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Henry III

Henry III, 1551–89, king of France (1574–89); son of King Henry II and Catherine de' Medici. He succeeded his brother, Charles IX. As a leader of the royal army in the Wars of Religion (see Religion, Wars of) against the French Protestants, or Huguenots, Henry, then duke of Anjou, defeated (1569) the Huguenots at Jarnac and Moncontour. He refused (1571), on religious grounds, to proceed with negotiations for his marriage to the Protestant queen of England, Elizabeth I. With his mother, the duke helped instigate the massacre of the Huguenots (see Saint Bartholomew's Day, massacre of). Elected king of Poland (1573), he returned to France at his brother's death to assume the French crown. By the Edict of Beaulieu (1576) at the end of the fifth war of religion, he made concessions to the moderates and the Protestants, which led to the formation of the Catholic League (see League) at the behest of Henri, 3d duc de Guise. The king, fearing the League's power, proclaimed himself its head. It was dissolved after he revoked some of his earlier concessions to the Protestants. The League was revived by Henri de Guise, however, when the death (1584) of the king's brother, Francis, duke of Alençon, made the Protestant Henry of Navarre the legal heir to the French throne. De Guise forced Henry III to issue an edict suppressing Protestantism and excluding Henry of Navarre from the throne. In the war that ensued, known as the War of the Three Henrys, Navarre defeated the king's troops at Coutras (1587). Although de Guise helped raise a Parisian revolt against Henry, he did permit his escape to Chartres. However, Henry III procured the assassination of de Guise and his brother Louis in the hope of quelling the rebellion, but his action only further provoked the Catholics. Joining forces with Henry of Navarre, the king attempted to regain Paris. In the siege he was stabbed by Jacques Clément. The last male member of the house of Valois, Henry III left France torn by civil war. Henry of Navarre succeeded him as Henry IV.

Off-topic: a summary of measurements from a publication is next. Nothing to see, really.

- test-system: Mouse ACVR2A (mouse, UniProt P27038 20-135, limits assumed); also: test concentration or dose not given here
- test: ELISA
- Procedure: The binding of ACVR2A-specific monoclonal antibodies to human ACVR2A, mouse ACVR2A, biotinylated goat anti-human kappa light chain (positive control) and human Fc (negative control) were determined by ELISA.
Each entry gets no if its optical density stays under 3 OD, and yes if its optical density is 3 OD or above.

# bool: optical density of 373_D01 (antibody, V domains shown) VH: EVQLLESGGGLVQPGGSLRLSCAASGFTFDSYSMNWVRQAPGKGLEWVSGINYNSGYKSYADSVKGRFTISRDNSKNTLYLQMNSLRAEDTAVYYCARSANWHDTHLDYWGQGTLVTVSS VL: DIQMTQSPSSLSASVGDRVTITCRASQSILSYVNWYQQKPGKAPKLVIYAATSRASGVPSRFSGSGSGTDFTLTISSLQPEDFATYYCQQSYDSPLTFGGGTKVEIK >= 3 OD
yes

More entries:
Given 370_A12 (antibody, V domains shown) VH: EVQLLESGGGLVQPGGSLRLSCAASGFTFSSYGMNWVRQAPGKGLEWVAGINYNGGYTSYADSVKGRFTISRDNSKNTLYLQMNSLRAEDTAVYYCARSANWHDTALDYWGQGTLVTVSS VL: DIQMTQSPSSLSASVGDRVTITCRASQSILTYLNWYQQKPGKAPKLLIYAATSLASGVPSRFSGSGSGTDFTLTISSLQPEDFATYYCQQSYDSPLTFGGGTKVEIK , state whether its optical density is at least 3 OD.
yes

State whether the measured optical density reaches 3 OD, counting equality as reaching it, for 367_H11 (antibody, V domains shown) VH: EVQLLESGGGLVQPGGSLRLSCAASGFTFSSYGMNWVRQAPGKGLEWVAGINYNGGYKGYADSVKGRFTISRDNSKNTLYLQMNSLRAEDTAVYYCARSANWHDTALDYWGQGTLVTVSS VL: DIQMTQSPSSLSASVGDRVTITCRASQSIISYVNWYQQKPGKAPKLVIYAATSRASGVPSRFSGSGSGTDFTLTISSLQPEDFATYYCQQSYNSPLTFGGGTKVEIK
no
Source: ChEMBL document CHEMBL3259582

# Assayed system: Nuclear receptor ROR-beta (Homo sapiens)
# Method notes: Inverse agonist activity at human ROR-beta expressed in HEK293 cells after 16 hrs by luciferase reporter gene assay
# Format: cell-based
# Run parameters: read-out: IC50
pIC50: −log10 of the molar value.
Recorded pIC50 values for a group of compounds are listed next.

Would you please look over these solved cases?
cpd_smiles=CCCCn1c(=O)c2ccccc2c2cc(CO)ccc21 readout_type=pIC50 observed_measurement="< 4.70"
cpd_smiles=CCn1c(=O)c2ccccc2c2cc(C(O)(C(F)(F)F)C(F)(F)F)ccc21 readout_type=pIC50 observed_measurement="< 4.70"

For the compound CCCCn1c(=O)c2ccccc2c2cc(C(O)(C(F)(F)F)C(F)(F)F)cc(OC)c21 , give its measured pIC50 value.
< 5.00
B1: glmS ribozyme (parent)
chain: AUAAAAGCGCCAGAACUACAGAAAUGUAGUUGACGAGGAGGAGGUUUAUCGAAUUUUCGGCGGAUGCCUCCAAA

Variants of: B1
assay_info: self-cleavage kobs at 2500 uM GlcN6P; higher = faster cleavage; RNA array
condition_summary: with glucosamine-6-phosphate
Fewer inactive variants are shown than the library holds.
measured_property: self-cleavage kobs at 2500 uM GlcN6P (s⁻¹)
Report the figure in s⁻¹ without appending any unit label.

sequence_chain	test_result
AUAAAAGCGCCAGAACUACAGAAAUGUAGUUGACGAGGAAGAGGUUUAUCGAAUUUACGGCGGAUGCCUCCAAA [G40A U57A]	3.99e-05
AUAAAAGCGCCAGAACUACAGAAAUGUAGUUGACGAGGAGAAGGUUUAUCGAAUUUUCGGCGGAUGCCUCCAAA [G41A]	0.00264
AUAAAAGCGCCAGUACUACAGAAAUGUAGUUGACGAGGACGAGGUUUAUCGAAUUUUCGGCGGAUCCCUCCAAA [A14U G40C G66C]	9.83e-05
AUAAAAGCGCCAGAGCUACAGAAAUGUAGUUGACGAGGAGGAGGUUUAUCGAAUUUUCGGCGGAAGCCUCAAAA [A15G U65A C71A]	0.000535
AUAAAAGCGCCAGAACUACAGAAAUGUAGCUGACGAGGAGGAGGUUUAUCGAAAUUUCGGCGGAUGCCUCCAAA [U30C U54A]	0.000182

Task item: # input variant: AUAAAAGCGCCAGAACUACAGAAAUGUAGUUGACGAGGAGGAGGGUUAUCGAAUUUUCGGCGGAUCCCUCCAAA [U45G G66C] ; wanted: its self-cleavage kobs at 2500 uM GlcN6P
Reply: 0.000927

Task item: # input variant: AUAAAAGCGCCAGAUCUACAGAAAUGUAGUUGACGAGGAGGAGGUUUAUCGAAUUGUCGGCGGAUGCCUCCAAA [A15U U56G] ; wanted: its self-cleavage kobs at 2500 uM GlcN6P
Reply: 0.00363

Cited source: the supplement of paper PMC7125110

The Columbia Electronic Encyclopedia, 6th ed. Copyright © 2012, Columbia University Press. All rights reserved.

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